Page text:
Researchers in Britain have estimated that a tortoise named Jonathon is at least 182 years old, making him the oldest known land creature alive in the world today.
According to The Telegraph…
“Born in 1832 at the latest, he has plodded through two world wars and numerous revolutions, outlasting all his human companions. He was even photographed, looking rather elderly, with a prisoner during the Boer War, which ended in 1902.”
The tortoise was brought to his current home, the British territory of St. Helena in the South Atlantic, in 1882. At the time, Jonathon was estimated to be at least 50 years old (because he was already fully grown).
Researchers now calculate that Jonathon is at least 182 years old, but these are only conservative estimates, so he could actually be much older than that.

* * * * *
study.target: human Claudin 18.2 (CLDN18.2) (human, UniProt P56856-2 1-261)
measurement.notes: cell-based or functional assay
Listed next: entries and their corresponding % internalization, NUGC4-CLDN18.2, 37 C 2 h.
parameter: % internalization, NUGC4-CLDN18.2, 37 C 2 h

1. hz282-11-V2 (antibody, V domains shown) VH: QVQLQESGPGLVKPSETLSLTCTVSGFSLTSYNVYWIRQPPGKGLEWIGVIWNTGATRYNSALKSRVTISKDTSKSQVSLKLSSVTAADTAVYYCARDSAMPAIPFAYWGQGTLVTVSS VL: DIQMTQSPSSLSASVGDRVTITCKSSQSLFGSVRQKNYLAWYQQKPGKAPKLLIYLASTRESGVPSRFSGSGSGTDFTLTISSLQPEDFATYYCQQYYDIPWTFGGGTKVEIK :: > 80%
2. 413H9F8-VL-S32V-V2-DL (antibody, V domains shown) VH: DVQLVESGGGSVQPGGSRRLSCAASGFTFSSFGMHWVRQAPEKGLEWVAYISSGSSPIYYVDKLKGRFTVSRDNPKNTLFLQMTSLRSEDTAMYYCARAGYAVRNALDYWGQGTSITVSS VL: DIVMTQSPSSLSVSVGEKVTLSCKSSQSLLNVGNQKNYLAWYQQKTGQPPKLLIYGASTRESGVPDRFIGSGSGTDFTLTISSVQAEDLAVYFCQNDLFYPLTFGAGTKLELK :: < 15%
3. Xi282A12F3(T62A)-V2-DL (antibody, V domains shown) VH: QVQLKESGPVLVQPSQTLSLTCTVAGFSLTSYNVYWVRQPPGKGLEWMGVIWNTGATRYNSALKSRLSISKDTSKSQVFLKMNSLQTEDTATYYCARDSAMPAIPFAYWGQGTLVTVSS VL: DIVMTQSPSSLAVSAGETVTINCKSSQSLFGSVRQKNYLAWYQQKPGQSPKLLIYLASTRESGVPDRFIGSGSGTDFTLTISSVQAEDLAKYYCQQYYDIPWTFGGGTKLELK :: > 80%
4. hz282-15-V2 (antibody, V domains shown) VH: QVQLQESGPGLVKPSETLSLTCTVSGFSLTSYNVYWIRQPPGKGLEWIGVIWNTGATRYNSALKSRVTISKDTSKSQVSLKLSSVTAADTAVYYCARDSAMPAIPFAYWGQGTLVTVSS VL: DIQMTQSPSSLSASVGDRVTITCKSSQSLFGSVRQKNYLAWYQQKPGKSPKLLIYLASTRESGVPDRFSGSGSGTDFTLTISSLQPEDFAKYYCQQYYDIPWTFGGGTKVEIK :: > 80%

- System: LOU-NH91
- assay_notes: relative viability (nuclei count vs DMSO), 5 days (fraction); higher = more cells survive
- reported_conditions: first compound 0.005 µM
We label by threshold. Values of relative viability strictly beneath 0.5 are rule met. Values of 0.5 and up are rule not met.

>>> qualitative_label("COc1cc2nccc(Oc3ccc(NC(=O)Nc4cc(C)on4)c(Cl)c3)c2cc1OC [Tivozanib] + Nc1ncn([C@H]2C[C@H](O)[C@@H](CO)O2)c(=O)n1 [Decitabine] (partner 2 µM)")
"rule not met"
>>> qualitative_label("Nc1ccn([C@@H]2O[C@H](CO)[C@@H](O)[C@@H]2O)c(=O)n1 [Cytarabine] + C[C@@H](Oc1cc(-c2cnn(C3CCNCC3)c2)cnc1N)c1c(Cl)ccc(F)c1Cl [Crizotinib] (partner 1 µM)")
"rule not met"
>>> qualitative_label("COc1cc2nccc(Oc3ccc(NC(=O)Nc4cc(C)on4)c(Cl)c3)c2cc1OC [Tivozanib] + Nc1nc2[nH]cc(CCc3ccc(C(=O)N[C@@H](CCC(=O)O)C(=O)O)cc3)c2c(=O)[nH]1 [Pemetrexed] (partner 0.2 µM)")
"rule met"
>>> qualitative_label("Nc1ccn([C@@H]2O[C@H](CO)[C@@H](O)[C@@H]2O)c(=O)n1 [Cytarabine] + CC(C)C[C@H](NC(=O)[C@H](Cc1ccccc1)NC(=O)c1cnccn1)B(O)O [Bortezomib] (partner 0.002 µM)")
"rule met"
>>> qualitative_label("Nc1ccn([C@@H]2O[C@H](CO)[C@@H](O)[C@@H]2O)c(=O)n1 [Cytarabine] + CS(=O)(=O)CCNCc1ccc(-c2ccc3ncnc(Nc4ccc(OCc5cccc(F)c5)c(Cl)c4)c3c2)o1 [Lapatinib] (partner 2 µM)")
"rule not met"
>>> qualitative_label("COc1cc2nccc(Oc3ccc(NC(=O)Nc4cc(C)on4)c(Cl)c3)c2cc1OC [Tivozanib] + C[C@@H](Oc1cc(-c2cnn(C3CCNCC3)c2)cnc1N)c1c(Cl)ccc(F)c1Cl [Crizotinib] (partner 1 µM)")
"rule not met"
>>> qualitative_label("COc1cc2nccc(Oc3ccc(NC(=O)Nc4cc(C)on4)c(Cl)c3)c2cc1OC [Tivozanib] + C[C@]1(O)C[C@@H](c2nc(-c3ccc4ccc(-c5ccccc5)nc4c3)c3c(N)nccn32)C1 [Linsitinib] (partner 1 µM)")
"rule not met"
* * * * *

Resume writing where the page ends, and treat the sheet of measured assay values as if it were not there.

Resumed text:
Jonathon currently lives at the British Governor’s residence on the island with four other giant tortoises. According to BBC…
“Jonathan is a rare Seychelles Giant. His lawn-fellows hail from the Aldabra Atoll in the Indian Ocean. Aldabra Giants number about 100,000, but only one small breeding population of Seychelles tortoises exists.”
On top of having a safe environment to live in and a few good tortoise friends, Jonathon’s diet is carefully regulated. A caretaker feeds Jonathon fresh vegetables on a weekly basis, and even massages Jonathon’s weakening neck to help with the feeding process.
At nearly two centuries old, it is no surprise that Jonathon’s vision and smell are limited, but his hearing is still strong, according to his caretaker.
Check out the video below to learn more about how Jonathan the 182-year-old tortoise has lived for so long…
BONUS: Jonathon’s age of 182 years makes him older than more than half of the U.S. states.